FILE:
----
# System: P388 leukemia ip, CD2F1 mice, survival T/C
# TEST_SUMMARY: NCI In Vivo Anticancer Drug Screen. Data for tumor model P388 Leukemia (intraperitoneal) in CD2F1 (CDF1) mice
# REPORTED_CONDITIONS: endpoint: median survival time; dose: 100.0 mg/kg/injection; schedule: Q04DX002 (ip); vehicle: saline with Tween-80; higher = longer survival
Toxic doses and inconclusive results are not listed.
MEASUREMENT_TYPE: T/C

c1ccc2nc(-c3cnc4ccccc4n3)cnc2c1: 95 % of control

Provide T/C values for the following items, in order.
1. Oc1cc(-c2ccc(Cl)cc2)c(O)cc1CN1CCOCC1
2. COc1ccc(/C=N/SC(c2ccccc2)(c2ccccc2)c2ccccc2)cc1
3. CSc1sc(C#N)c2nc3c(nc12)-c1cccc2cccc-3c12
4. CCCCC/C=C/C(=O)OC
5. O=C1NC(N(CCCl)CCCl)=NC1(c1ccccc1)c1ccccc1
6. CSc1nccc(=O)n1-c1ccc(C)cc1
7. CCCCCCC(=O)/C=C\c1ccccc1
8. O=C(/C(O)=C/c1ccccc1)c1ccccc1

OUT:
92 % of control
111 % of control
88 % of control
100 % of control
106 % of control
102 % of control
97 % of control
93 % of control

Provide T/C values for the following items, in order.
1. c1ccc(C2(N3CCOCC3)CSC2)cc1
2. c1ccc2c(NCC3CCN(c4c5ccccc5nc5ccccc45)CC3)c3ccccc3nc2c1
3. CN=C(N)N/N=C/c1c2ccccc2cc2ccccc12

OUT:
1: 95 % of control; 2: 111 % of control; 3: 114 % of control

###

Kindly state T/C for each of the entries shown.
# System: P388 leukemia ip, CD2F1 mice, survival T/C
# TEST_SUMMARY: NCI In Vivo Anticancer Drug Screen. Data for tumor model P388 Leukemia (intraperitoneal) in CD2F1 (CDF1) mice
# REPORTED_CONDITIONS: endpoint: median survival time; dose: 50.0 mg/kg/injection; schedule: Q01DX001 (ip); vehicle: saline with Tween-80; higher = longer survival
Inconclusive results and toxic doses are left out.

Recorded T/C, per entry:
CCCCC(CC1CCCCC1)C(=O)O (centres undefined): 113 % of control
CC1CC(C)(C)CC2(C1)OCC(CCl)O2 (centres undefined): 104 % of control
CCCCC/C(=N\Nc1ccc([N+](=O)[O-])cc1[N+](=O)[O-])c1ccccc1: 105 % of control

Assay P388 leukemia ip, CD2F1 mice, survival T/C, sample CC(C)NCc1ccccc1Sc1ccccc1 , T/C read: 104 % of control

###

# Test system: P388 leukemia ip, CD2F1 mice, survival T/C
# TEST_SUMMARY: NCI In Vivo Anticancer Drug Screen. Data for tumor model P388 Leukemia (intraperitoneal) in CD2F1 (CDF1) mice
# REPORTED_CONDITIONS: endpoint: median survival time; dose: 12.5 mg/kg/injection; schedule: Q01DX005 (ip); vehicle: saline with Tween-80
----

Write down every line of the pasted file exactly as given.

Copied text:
# System: P388 leukemia ip, CD2F1 mice, survival T/C
# TEST_SUMMARY: NCI In Vivo Anticancer Drug Screen. Data for tumor model P388 Leukemia (intraperitoneal) in CD2F1 (CDF1) mice
# REPORTED_CONDITIONS: endpoint: median survival time; dose: 100.0 mg/kg/injection; schedule: Q04DX002 (ip); vehicle: saline with Tween-80; higher = longer survival
Toxic doses and inconclusive results are not listed.
MEASUREMENT_TYPE: T/C

c1ccc2nc(-c3cnc4ccccc4n3)cnc2c1: 95 % of control

Provide T/C values for the following items, in order.
1. Oc1cc(-c2ccc(Cl)cc2)c(O)cc1CN1CCOCC1
2. COc1ccc(/C=N/SC(c2ccccc2)(c2ccccc2)c2ccccc2)cc1
3. CSc1sc(C#N)c2nc3c(nc12)-c1cccc2cccc-3c12
4. CCCCC/C=C/C(=O)OC
5. O=C1NC(N(CCCl)CCCl)=NC1(c1ccccc1)c1ccccc1
6. CSc1nccc(=O)n1-c1ccc(C)cc1
7. CCCCCCC(=O)/C=C\c1ccccc1
8. O=C(/C(O)=C/c1ccccc1)c1ccccc1

OUT:
92 % of control
111 % of control
88 % of control
100 % of control
106 % of control
102 % of control
97 % of control
93 % of control

Provide T/C values for the following items, in order.
1. c1ccc(C2(N3CCOCC3)CSC2)cc1
2. c1ccc2c(NCC3CCN(c4c5ccccc5nc5ccccc45)CC3)c3ccccc3nc2c1
3. CN=C(N)N/N=C/c1c2ccccc2cc2ccccc12

OUT:
1: 95 % of control; 2: 111 % of control; 3: 114 % of control

###

Kindly state T/C for each of the entries shown.
# System: P388 leukemia ip, CD2F1 mice, survival T/C
# TEST_SUMMARY: NCI In Vivo Anticancer Drug Screen. Data for tumor model P388 Leukemia (intraperitoneal) in CD2F1 (CDF1) mice
# REPORTED_CONDITIONS: endpoint: median survival time; dose: 50.0 mg/kg/injection; schedule: Q01DX001 (ip); vehicle: saline with Tween-80; higher = longer survival
Inconclusive results and toxic doses are left out.

Recorded T/C, per entry:
CCCCC(CC1CCCCC1)C(=O)O (centres undefined): 113 % of control
CC1CC(C)(C)CC2(C1)OCC(CCl)O2 (centres undefined): 104 % of control
CCCCC/C(=N\Nc1ccc([N+](=O)[O-])cc1[N+](=O)[O-])c1ccccc1: 105 % of control

Assay P388 leukemia ip, CD2F1 mice, survival T/C, sample CC(C)NCc1ccccc1Sc1ccccc1 , T/C read: 104 % of control

###

# Test system: P388 leukemia ip, CD2F1 mice, survival T/C
# TEST_SUMMARY: NCI In Vivo Anticancer Drug Screen. Data for tumor model P388 Leukemia (intraperitoneal) in CD2F1 (CDF1) mice
# REPORTED_CONDITIONS: endpoint: median survival time; dose: 12.5 mg/kg/injection; schedule: Q01DX005 (ip); vehicle: saline with Tween-80